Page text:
HMS Aigle was a 36-gun, fifth-rate frigate of the Royal Navy. Ordered on 15 September 1799 and built at Bucklers Hard shipyard, she was launched 23 September 1801. Much of Aigle's career as a frigate was spent trying to keep the English Channel free of enemy warships and merchant vessels, but notable events included: her crew's involvement in the Easton Massacre when she visited Portland in April 1803 to press recruits, which resulted in a murder trial; action at the Battle of Basque Roads and in the Walcheren Campaign in 1809; and providing naval support during the invasion and occupation of the city of Genoa in 1811. After two refits, In 1852, she became a coal hulk and receiving ship before being used as a target for torpedoes and sold for breaking in 1870.
Aliens (film), nominated by Darkwarriorblake
Aliens is a 1986 science fiction action film written and directed by James Cameron. It is the sequel to the 1979 science fiction horror film Alien, and the second film in the Alien franchise. The film is set in the far future; Sigourney Weaver stars as Ellen Ripley, the sole survivor of an alien attack on her ship. When communications are lost with a human colony on the moon where her crew first saw the alien creatures, Ripley agrees to return to the site with a unit of Colonial Marines to investigate. Michael Biehn, Paul Reiser, Lance Henriksen, and Carrie Henn feature in supporting roles.

Featured pictures

Twelve featured pictures were promoted in October, including the images at the top and bottom of this article.

Featured topics

One featured topic, by PresN was promoted in October.

Featured lists

Ten featured lists were promoted in October.

The Angkor region (Angkor Wat pictured) is one of the World Heritage Sites in Cambodia
List of World Heritage Sites in Cambodia and List of World Heritage Sites in Thailand, nominated by Tone
The United Nations Educational, Scientific and Cultural Organization (UNESCO) designates World Heritage Sites of outstanding universal value to cultural or natural heritage which have been nominated by signatories to the 1972 UNESCO World Heritage Convention. The lists for them are always full of beautiful images, and the summaries on here are always basically what I just said.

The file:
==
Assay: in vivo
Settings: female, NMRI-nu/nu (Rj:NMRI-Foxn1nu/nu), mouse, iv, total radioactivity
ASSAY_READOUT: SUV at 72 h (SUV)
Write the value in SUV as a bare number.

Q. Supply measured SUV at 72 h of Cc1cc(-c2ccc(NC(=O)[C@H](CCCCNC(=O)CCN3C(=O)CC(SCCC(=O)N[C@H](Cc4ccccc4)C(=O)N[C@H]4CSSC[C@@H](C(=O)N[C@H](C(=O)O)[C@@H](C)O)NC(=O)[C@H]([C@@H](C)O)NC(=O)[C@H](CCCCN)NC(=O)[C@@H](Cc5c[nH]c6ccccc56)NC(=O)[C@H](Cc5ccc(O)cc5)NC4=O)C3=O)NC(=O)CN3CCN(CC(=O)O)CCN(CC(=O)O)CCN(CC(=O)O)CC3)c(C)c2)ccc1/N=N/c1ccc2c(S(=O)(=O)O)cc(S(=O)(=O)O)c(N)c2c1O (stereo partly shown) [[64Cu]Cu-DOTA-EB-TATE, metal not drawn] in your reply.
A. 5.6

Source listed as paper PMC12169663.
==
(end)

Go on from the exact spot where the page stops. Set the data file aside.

List of Bullfrog Productions games, nominated by PresN
Bullfrog Productions was a British video game developer located in Guildford, England. It was founded in 1987 by Peter Molyneux and Les Edgar as a successor to their software company Taurus Impact Systems, with Molyneux as the studio's chief game designer. They are perhaps best known for the Populous and Dungeon Keeper series of video games.
Coldplay videography, nominated by GustavoCza
British rock band Coldplay have released 65 music videos, four video albums and six films, appearing on multiple television shows throughout their career as well. They were formed in London by Chris Martin (lead vocals, piano), Jonny Buckland (guitar), Guy Berryman (bass guitar), Will Champion (drums, percussion) and Phil Harvey (creative direction).
List of accolades received by Star Wars: The Force Awakens, nominated by Chompy Ace
Star Wars: The Force Awakens is a 2015 American epic space opera film produced, co-written, and directed by J. J. Abrams. It received five nominations at the 88th Academy Awards, where John Williams received the Academy Award for Best Original Score.
Member states of the International Labour Organization, nominated by Goldsztajn
The International Labour Organization (ILO), a tripartite specialized agency of the United Nations that sets international standards related to work, has 187 member states, as of August 2022.
List of Billboard number-one R&B songs of 1955 and List of Billboard number-one R&B songs of 1956, nominated by ChrisTheDude
List of Billboard Latin Pop Airplay number ones of 1998, nominated by Magiciandude (Erick)
List of Philippine submissions for the Academy Award for Best International Feature Film, nominated by Pseud 14
And here's why I kind of hate writing about featured lists. These four lists are the kind that are impossible to summarise well, as the interesting facts are in the details. One can talk about, for example, how rock and roll pioneer Chuck Berry had a lengthy run at number one on all three rhythm and blues charts with "Maybellene" in 1955, but that hardly summarises the whole year, let alone dealing with every Phillipine film submitted for consisderation at any Academy Award ceremony. And you can't really just define them as the titles kind of define themselves. By all means read (or, at least, skim) them, though. They're interesting, just hard to summarise.
In this issue
+ Add a comment

Discuss this story

No comments yet. Yours could be the first!


The Signpost · written by many · served by Sinepost V0.9 · 🄯 CC-BY-SA 4.0